Las Vegas

It’s six months until the first votes are cast for the Democratic nomination for president. Yet increasingly the outlines of the race are coming into form with a flawed front-runner (former vice president Joe Biden), a rising force (Senator Elizabeth Warren of Massachusetts), a waiter in the wings (Senator Kamala Harris of California), and a fading star (Senator Bernie Sanders of Vermont).

I spent time at events with each with the front-running candidates in Las Vegas last weekend, a tribute to the fact that Nevada is one of the four early-voting states in the Democratic contest.

Warren continues to stand out from the pack. At a town hall in the suburb of Henderson, she again pounded away at her powerful campaign message that moneyed interests have corrupted Washington and she has a plan to return power to the middle class.


But while “I’ve got a plan” has become her campaign’s catch-phrase, it is her personal story that might make the difference. At every campaign event, she tells a tale of growing up in Oklahoma and the economic travails that confronted her family. But more compelling is her retelling of her experience as a young wife and mother who took a job as a waitress so she could go to college and fulfill her dream of becoming a teacher.

That opportunity changed her life, Warren says, but for too many Americans it no longer exists. Warren’s journey is an uplifting tale of the American Dream realized.

Several people I spoke to afterward, including two single mothers, told me it made Warren more relatable to them, because it showed she understood, firsthand, the struggles of ordinary Americans.

Already, Warren’s rise in the polls — the only Democratic candidate to notably improve in standing since the beginning of the year — is evidence that her plans and her story are resonating.


The Democratic front-runner remains Joe Biden, but it’s getting more difficult to ignore the disconnect between his poll numbers and his uneven performance on the campaign trail.

Biden has had two middling debate performances and he was similarly unimpressive in Vegas. At an event at a strip mall Chinese restaurant, he looked all of his 76 years. He jumped from issue to issue with no connective tissue to hold his remarks together. Every few minutes, after meandering on, he would stop and say, “Now here’s the point,” or declare,“This is America,” as an implicit critique of the wrong direction in which Trump has taken the country.

Boomer nostalgia is at the core of Biden’s campaign, and he certainly exudes warmth and affability. Moreover, he’s always had a tendency to talk too much, exaggerate, and rely on his personal charm to win over voters. But this felt different — as though Biden’s struggles were a function not of personality but of age. There are plenty of red flags here.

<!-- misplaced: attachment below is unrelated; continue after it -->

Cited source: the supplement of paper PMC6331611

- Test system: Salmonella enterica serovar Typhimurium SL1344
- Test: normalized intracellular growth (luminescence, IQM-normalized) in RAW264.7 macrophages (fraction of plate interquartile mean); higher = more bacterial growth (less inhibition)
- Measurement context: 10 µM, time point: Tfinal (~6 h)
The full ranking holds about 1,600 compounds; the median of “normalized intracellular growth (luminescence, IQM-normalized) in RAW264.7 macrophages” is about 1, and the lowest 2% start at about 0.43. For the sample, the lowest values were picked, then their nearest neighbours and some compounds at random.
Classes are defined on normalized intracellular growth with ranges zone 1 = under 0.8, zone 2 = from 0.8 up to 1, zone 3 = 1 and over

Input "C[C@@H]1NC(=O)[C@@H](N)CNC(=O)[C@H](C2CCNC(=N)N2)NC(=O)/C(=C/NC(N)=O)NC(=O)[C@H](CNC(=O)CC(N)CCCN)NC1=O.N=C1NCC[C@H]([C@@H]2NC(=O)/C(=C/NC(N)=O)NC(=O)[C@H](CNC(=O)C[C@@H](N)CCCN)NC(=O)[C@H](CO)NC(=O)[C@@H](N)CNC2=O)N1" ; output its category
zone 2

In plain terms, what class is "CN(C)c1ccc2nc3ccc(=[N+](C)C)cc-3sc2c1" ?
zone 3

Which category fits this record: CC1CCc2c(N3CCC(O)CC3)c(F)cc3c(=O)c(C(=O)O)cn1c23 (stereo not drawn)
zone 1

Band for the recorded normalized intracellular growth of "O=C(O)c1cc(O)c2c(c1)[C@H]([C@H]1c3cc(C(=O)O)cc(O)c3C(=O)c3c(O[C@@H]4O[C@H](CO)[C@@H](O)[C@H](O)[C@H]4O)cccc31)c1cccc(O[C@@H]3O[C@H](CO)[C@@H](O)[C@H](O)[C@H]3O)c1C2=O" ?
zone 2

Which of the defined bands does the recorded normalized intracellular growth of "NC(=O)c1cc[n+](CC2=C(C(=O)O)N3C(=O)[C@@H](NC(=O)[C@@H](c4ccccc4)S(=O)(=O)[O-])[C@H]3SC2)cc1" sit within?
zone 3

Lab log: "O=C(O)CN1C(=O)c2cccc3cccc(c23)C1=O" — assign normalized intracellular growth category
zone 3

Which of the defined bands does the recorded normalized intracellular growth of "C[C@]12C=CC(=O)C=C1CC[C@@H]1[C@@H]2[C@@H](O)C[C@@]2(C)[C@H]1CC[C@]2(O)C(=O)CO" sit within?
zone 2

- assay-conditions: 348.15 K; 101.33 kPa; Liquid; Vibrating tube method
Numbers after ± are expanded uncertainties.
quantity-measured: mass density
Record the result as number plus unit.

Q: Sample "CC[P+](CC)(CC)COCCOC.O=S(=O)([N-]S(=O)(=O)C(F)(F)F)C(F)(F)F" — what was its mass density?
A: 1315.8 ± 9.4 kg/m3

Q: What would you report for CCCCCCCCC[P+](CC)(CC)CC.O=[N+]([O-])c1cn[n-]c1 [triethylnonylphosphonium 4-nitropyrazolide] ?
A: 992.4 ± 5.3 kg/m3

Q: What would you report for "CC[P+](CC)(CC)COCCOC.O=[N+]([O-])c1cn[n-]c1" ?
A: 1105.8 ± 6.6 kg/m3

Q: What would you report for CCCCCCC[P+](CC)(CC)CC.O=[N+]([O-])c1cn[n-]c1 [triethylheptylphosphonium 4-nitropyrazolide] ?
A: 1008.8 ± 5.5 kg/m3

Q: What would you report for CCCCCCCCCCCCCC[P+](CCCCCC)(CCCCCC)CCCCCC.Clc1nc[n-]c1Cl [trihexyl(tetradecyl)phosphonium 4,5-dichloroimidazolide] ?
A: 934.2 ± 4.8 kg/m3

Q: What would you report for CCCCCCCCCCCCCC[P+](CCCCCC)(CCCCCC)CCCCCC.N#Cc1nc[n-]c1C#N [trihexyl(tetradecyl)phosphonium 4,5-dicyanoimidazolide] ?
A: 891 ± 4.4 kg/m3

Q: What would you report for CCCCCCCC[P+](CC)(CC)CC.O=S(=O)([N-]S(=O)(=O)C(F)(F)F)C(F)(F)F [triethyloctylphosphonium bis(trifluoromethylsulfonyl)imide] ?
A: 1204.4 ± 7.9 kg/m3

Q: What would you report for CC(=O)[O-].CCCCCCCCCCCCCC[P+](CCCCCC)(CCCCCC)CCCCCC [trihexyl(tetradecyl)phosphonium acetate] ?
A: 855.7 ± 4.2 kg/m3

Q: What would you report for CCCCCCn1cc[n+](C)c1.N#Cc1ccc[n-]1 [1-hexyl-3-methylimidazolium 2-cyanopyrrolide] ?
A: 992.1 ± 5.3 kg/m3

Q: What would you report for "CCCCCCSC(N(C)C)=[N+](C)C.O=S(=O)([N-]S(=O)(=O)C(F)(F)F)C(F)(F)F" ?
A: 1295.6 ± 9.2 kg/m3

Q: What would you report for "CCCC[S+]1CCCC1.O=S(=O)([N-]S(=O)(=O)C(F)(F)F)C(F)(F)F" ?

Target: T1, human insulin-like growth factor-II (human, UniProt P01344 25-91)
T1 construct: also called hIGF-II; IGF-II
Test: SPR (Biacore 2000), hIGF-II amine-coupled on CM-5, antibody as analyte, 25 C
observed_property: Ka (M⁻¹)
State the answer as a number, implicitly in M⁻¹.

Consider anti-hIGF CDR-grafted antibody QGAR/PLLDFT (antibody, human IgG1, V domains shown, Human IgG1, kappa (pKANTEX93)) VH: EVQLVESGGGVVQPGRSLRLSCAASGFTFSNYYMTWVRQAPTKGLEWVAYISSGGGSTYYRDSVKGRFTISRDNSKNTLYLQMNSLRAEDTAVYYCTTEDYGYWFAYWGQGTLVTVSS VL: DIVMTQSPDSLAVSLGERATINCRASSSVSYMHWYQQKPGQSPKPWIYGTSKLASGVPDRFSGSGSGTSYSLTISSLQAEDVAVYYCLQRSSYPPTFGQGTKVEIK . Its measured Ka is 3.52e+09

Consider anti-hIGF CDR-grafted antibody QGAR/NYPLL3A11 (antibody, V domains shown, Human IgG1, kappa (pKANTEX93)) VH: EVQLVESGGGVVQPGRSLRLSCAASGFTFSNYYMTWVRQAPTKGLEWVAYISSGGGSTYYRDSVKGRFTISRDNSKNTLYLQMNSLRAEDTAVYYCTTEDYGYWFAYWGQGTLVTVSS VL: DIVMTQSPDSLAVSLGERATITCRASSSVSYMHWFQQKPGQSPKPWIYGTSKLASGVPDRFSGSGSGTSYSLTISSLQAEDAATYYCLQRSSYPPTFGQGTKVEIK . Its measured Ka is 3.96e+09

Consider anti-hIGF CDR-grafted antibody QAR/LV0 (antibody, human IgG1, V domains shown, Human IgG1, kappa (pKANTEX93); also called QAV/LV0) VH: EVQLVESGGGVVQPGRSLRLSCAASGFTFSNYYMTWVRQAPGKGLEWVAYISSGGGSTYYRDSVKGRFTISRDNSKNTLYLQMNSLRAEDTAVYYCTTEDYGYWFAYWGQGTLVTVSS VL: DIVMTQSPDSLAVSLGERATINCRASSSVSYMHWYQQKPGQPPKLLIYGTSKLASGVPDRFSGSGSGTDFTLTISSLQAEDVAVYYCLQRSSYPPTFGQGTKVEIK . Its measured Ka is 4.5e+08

Bernie Sanders remains a top contender, but it’s hard to ignore his static poll numbers, even though he has near universal name recognition. Of all the candidates, Sanders is the one that voters I speak with consistently say they are least likely to support, both because of his policy positions and his perceived lack of fealty to the Democratic Party. In Vegas, I talked to more than a few Democrats who had supported Sanders in 2016 and are now backing someone else.


Finally, there is Kamala Harris. She is an underappreciated wonk, whose ability to delve into the nitty gritty of policy issues is Warren-esque. She has mastered the art of speaking about policy in terms that are easily accessible to voters. She is warm, gregarious, and exudes passion — and she is unafraid of taking on Trump directly. Off the cuff, at a roundtable event in Henderson, she said the “dude gotta go,” which led the crowd to chant along.

Yet this side of Harris is not yet getting through to voters. After a less-than-stellar second debate performance, Harris is back to single digits.

Harris is too good a politician not to have another breakthrough moment like she had in the first Democratic debate — and one can imagine her as a compromise candidate who combines the potential electability and affability of Biden with the policy chops of Warren. But that hasn’t happened yet, and it seems evident that Warren’s recent polling rise is coming at the expense of Harris.

It’s still a long way to the first caucus in Iowa, but if feels increasingly clear that Biden, Warren, and Harris are going to be the ones fighting it out in 2020.

Michael A. Cohen’s column appears regularly in the Globe. Follow him on Twitter @speechboy71.